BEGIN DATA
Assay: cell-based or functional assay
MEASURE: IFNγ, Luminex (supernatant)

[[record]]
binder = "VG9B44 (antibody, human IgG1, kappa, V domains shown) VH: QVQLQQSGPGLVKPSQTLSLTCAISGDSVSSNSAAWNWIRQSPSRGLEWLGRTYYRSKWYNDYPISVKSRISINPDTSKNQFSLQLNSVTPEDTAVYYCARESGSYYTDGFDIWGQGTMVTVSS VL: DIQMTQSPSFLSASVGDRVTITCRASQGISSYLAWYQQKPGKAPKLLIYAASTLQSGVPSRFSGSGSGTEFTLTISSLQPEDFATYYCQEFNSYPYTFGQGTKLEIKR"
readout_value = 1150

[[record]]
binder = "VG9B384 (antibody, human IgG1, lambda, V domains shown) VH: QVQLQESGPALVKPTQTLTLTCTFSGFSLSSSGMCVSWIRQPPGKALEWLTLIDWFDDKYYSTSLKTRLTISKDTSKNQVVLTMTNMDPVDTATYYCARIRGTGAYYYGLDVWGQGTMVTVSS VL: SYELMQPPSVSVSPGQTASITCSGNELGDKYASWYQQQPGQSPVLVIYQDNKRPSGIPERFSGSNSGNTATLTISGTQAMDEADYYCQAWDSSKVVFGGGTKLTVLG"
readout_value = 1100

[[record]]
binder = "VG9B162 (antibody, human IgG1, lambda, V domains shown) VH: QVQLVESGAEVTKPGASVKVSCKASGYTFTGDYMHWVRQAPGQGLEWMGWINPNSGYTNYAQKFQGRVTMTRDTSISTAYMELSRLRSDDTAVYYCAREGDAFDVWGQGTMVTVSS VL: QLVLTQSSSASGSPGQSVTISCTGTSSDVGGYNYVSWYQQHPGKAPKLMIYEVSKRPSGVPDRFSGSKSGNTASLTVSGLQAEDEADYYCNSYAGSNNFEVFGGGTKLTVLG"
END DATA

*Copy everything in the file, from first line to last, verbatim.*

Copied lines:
Assay: cell-based or functional assay
MEASURE: IFNγ, Luminex (supernatant)

[[record]]
binder = "VG9B44 (antibody, human IgG1, kappa, V domains shown) VH: QVQLQQSGPGLVKPSQTLSLTCAISGDSVSSNSAAWNWIRQSPSRGLEWLGRTYYRSKWYNDYPISVKSRISINPDTSKNQFSLQLNSVTPEDTAVYYCARESGSYYTDGFDIWGQGTMVTVSS VL: DIQMTQSPSFLSASVGDRVTITCRASQGISSYLAWYQQKPGKAPKLLIYAASTLQSGVPSRFSGSGSGTEFTLTISSLQPEDFATYYCQEFNSYPYTFGQGTKLEIKR"
readout_value = 1150

[[record]]
binder = "VG9B384 (antibody, human IgG1, lambda, V domains shown) VH: QVQLQESGPALVKPTQTLTLTCTFSGFSLSSSGMCVSWIRQPPGKALEWLTLIDWFDDKYYSTSLKTRLTISKDTSKNQVVLTMTNMDPVDTATYYCARIRGTGAYYYGLDVWGQGTMVTVSS VL: SYELMQPPSVSVSPGQTASITCSGNELGDKYASWYQQQPGQSPVLVIYQDNKRPSGIPERFSGSNSGNTATLTISGTQAMDEADYYCQAWDSSKVVFGGGTKLTVLG"
readout_value = 1100

[[record]]
binder = "VG9B162 (antibody, human IgG1, lambda, V domains shown) VH: QVQLVESGAEVTKPGASVKVSCKASGYTFTGDYMHWVRQAPGQGLEWMGWINPNSGYTNYAQKFQGRVTMTRDTSISTAYMELSRLRSDDTAVYYCAREGDAFDVWGQGTMVTVSS VL: QLVLTQSSSASGSPGQSVTISCTGTSSDVGGYNYVSWYQQHPGKAPKLMIYEVSKRPSGVPDRFSGSKSGNTASLTVSGLQAEDEADYYCNSYAGSNNFEVFGGGTKLTVLG"